I mentioned using a larger thickness factor to get more dough, although increasing the bowl residue compensation will do the same thing. I have found that for most dough recipes, I can use a bowl residue compensation of 1.5% and get close to the desired finished dough weight provided that I carefully clear all of the dough off of the flat beater, the bowl, the C-hook, and my fingers and spatula. If I weren't as fussy, I could simply increase the bowl residue compensation to say, 2%. For doughs that are very sticky or wet, or where I am using a fairly wet preferment, such as a poolish, or if I am using the whip for some reason, I usually use a bowl residue compensation of around 2.5% or maybe a bit higher.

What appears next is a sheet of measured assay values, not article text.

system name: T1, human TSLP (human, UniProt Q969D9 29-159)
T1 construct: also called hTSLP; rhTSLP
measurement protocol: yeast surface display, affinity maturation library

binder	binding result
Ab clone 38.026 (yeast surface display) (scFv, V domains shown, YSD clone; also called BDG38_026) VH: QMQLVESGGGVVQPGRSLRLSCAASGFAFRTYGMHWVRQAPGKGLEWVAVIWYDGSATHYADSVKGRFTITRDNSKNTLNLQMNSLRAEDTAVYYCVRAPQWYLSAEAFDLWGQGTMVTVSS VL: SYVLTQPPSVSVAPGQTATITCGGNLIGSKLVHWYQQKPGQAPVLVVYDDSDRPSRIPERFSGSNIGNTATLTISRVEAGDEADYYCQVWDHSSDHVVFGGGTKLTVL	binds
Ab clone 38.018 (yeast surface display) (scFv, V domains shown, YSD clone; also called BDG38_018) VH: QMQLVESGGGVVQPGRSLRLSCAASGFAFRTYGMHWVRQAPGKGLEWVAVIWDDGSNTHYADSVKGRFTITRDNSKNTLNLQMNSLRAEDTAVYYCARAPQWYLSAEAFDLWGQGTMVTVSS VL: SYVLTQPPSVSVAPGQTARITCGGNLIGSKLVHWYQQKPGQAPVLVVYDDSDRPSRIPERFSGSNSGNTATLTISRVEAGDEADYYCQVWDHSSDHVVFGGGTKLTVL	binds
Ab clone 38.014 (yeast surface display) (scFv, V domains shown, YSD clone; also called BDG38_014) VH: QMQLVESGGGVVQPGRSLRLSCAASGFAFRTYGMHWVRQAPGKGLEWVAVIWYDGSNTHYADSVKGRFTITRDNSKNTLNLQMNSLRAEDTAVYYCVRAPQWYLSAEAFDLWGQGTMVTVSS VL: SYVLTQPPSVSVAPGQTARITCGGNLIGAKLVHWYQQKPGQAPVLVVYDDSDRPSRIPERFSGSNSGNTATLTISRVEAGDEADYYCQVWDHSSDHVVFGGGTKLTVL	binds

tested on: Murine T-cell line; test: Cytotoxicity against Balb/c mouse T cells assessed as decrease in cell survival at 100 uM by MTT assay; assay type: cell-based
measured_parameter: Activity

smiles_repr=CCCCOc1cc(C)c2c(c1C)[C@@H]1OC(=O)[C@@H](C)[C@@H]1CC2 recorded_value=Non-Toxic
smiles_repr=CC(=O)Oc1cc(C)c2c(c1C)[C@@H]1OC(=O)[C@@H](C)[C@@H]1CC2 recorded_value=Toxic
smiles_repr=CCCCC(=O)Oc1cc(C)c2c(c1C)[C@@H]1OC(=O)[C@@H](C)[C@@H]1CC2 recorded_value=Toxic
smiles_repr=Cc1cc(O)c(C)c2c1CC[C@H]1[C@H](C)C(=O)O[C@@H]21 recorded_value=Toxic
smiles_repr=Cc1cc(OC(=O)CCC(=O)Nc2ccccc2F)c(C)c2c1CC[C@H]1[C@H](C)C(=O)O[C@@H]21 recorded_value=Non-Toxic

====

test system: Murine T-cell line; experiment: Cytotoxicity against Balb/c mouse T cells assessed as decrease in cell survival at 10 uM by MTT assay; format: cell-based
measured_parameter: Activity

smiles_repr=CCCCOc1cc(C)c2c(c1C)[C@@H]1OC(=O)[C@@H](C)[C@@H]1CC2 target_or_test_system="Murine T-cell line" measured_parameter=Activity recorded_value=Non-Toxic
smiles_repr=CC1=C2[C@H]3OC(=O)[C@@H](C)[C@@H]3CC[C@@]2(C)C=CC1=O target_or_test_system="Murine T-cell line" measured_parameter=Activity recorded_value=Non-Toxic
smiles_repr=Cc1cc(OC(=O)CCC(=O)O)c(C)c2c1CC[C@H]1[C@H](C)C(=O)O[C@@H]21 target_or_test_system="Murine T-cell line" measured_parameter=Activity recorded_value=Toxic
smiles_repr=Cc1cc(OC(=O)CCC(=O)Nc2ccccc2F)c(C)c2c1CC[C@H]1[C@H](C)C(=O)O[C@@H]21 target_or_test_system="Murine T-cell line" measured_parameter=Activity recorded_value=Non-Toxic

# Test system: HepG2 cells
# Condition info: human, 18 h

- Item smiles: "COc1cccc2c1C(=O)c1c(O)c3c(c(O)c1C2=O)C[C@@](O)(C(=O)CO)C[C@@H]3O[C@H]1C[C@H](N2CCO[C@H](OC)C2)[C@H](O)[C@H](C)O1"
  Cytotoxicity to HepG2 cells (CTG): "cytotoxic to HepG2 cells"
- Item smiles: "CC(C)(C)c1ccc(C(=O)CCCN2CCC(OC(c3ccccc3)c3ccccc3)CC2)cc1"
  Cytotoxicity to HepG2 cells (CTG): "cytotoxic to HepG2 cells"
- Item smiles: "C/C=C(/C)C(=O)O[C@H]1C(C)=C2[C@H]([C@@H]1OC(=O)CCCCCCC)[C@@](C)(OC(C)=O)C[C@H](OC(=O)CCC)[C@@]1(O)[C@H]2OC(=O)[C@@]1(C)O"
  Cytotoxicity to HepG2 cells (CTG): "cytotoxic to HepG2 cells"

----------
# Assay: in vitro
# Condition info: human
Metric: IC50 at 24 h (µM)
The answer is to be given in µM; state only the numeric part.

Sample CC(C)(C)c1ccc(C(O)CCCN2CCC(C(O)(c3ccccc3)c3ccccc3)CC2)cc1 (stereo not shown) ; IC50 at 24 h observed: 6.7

I have also discovered that when using a bread maker to prepare the dough, I can get away with a smaller bowl residue compensation because the bread maker, at least in my case with the Zojirushi, does a very good job incorporating all of the dough ingredients without leaving much of a residue in the baking pan.
In my view, if you are going to err with the bowl residue compensation, it is better to err on the high side. That way, you can trim back the weight of the finished dough to the desired amount. Of course, to do this, you will need a scale.